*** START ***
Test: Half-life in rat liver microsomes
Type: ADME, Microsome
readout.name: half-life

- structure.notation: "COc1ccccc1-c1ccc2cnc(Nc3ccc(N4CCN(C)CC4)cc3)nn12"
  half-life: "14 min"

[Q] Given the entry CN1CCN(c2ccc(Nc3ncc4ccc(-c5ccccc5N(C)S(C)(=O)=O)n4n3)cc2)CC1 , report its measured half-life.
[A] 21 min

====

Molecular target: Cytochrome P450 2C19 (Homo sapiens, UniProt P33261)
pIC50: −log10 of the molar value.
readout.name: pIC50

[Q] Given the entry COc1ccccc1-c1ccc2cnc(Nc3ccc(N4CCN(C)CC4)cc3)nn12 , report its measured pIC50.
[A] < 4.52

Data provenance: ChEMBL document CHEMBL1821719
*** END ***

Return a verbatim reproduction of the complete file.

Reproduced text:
Test: Half-life in rat liver microsomes
Type: ADME, Microsome
readout.name: half-life

- structure.notation: "COc1ccccc1-c1ccc2cnc(Nc3ccc(N4CCN(C)CC4)cc3)nn12"
  half-life: "14 min"

[Q] Given the entry CN1CCN(c2ccc(Nc3ncc4ccc(-c5ccccc5N(C)S(C)(=O)=O)n4n3)cc2)CC1 , report its measured half-life.
[A] 21 min

====

Molecular target: Cytochrome P450 2C19 (Homo sapiens, UniProt P33261)
pIC50: −log10 of the molar value.
readout.name: pIC50

[Q] Given the entry COc1ccccc1-c1ccc2cnc(Nc3ccc(N4CCN(C)CC4)cc3)nn12 , report its measured pIC50.
[A] < 4.52

Data provenance: ChEMBL document CHEMBL1821719